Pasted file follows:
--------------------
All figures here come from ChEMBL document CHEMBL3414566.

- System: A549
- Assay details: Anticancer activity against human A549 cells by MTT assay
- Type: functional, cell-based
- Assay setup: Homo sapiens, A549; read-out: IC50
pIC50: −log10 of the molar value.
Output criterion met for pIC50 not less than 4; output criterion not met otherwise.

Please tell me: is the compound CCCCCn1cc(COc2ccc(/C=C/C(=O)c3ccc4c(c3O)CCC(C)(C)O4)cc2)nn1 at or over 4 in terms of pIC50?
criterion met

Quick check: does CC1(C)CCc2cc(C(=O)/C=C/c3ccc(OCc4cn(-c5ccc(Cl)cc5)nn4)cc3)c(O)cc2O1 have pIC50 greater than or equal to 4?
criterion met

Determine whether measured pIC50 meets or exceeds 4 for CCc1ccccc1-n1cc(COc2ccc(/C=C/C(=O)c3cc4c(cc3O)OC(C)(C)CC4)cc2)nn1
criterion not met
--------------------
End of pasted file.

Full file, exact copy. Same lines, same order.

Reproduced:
All figures here come from ChEMBL document CHEMBL3414566.

- System: A549
- Assay details: Anticancer activity against human A549 cells by MTT assay
- Type: functional, cell-based
- Assay setup: Homo sapiens, A549; read-out: IC50
pIC50: −log10 of the molar value.
Output criterion met for pIC50 not less than 4; output criterion not met otherwise.

Please tell me: is the compound CCCCCn1cc(COc2ccc(/C=C/C(=O)c3ccc4c(c3O)CCC(C)(C)O4)cc2)nn1 at or over 4 in terms of pIC50?
criterion met

Quick check: does CC1(C)CCc2cc(C(=O)/C=C/c3ccc(OCc4cn(-c5ccc(Cl)cc5)nn4)cc3)c(O)cc2O1 have pIC50 greater than or equal to 4?
criterion met

Determine whether measured pIC50 meets or exceeds 4 for CCc1ccccc1-n1cc(COc2ccc(/C=C/C(=O)c3cc4c(cc3O)OC(C)(C)CC4)cc2)nn1
criterion not met